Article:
About this travel account
These pages contain the record of nine days in Korea at the beginning of May 2010. The trip was at the generous invitation of the Korean Culture and Information Service, part of the Ministry of Culture, Sports and Tourism. The visit was part of their programme for meeting the needs of foreign journalists in reporting on Korea, and for these purposes they were flexible enough to stretch the definition of “journalist” to include a blogger who runs a website about Korea in his spare time. When I was invited to apply for a place on this programme, I thought I ought to have some serious-sounding objectives, and so my proposed theme was to understand more about the ways in which Korea preserves its traditional culture, and presents and reinvents it for modern audiences. My experiences and interviews would provide material for a series of articles on my website, London Korean Links. I was also hoping for an opportunity to supplement my more general knowledge of the country which has absorbed so much of my time over the past decade: to visit parts of Korea I had never seen before and to find out more about what Korea has to offer as a tourist destination. And travel always provides material for write-ups on my website. In the end, my write-ups grew out of control, and ended up as this book.
As will become apparent, a lot was crammed into the nine days, and I would like to express my sincere thanks to the Korean Culture and Information Service for their generosity in supporting this trip. Thanks are due also to Jennifer Barclay and Sena Lee for their helpful comments on this text, and to Morgan Park and Yoseph Moon for their companionship and help on the journey itself. There are also a few of their photos in this book as well.
A note on intangible cultural heritage
UNESCO defines intangible cultural heritage as:
“the practices, representations, expressions, knowledge, skills – as well as the instruments, objects, artefacts and cultural spaces associated therewith – that communities, groups and, in some cases, individuals recognize as part of their cultural heritage. This intangible cultural heritage, transmitted from generation to generation, is constantly recreated by communities and groups in response to their environment, their interaction with nature and their history, and provides them with a sense of identity and continuity, thus promoting respect for cultural diversity and human creativity.”1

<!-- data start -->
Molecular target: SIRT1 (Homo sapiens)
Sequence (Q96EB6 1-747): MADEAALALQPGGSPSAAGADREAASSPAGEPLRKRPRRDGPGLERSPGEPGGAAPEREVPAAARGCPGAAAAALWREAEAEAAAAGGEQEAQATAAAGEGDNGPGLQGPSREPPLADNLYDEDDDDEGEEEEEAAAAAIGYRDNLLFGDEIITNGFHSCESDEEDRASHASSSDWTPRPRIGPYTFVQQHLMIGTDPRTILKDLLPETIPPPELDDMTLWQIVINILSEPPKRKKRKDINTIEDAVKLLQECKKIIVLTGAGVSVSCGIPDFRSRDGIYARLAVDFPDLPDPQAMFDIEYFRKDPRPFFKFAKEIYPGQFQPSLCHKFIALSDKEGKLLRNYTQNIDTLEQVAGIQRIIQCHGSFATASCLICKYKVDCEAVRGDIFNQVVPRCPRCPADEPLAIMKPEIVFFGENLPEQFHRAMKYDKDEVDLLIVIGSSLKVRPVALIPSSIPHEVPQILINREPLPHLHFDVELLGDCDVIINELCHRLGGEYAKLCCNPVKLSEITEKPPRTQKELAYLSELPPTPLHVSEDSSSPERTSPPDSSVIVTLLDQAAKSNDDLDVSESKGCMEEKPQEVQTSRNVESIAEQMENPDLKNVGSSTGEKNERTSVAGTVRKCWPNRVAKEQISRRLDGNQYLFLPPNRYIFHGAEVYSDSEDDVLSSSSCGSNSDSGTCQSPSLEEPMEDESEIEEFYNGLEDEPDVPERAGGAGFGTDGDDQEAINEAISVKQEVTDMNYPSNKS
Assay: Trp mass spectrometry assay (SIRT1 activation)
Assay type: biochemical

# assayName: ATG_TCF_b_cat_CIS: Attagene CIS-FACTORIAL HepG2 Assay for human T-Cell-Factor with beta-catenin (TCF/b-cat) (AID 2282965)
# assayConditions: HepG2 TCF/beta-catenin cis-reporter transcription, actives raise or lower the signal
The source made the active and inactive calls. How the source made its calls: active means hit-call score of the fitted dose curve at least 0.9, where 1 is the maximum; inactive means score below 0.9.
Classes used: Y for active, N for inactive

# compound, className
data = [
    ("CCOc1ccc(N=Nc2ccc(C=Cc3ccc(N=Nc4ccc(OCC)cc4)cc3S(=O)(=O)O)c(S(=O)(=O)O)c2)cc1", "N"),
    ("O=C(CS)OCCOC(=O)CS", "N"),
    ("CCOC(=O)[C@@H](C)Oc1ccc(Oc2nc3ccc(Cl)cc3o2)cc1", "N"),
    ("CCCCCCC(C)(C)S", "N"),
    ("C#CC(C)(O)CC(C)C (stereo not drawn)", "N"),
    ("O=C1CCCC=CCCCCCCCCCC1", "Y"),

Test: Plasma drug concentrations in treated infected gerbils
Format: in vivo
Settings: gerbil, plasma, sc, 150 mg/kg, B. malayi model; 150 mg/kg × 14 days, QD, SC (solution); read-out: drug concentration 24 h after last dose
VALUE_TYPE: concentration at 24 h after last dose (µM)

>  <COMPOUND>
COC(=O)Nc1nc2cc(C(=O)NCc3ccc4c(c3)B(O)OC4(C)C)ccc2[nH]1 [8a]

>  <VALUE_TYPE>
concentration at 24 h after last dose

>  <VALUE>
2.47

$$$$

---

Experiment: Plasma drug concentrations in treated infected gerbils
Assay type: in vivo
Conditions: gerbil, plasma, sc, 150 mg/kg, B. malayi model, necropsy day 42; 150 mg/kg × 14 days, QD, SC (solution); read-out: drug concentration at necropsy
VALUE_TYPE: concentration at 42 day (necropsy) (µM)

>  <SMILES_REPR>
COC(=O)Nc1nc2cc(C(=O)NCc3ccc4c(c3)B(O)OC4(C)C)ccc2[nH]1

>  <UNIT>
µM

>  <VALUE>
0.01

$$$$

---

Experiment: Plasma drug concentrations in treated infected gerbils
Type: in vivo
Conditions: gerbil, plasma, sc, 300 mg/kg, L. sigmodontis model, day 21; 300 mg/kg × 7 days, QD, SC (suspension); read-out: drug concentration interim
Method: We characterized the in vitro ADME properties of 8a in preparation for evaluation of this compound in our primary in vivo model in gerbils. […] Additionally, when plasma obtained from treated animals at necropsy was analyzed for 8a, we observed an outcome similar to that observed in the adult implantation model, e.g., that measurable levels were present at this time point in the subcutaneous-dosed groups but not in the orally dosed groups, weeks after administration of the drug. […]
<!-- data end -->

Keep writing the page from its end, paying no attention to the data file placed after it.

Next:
In practical terms, this means things like folk music, dances and ceremonies, and traditional arts and crafts.
In respect of the preservation of such heritage, complex issues arise. By their nature, folk customs and art forms change over time. Preservation of an item of heritage involves taking a particular version of an item of culture as it exists at a particular point in time – which may be the present, or may be a reconstruction of the cultural item as it is thought to have existed at some time in the past – and freezing it, or at least circumscribing its natural development. As a further complication, there may be competing versions of a particular cultural tradition, for example different bards might each tell different versions of essentially the same epic poem, and a choice or synthesis has to be made between the versions. Then there are the choices as to what items of heritage are important enough to be preserved, and which will be allowed to die out or adapt.
Having identified a piece of intangible heritage worth preserving, in order to keep the tradition alive the art form needs to be taught to the next generation, and in the case of music, it needs to be performed, or it is nothing. In Korea, each item of national intangible heritage – there are 119 which have been selected so far – has a “holder”, in some cases more than one. This is the artist who is officially responsible for teaching the art form and is its living embodiment. He or she is variously known as an “intangible treasure”, “holder of the intangible cultural property”, an “intangible asset” and other similar appellations. Some cities and provinces have their own parallel system of preserving their important local customs and crafts, and appoint their own “holders” of these intangible cultural assets.
UNESCO maintains an international list of intangible cultural heritage, and includes items on the list based on submissions from its member countries and based on their cultural significance and uniqueness. South Korea currently has eleven items of intangible cultural heritage (including the Jongmyo Rituals – see chapter 8) which have been internationally recognised in this way. In addition, it has ten important cultural and natural sites (including the Jongmyo Shrine itself) in UNESCO’s World Heritage list2, and seven important documents (including the Donguibogam medical text book – see chapter 27) listed in UNESCO’s Memory of the World register3.
For a useful introduction to Korea’s system of preserving intangible heritage, Keith Howard’s Preserving Korean Music: Intangible Cultural Properties as Icons of Identity (Ashgate, 2006) is essential reading.
- UNESCO Convention for the Safeguarding of Intangible Cultural Heritage, Article 2. http://www.unesco.org/culture/ich/index.php?lg=en&pg=00006 (retrieved 16 August 2010).
- What constitutes a site of cultural or natural heritage is perhaps more familiar, but the diligent may read the definition in section I of the Convention Concerning the Protection of the World Cultural and Natural Heritage at http://whc.unesco.org/en/conventiontext/
- “Documentary heritage reflects the diversity of languages, peoples and cultures. It is the mirror of the world and its memory. But this memory is fragile. Every day, irreplaceable parts of this memory disappear for ever.” (UNESCO website, http://portal.unesco.org/ci/en/ev.php-URL_ID=1538&URL_DO=DO_TOPIC&URL_SECTION=201.html, retrieved 16 August 2010)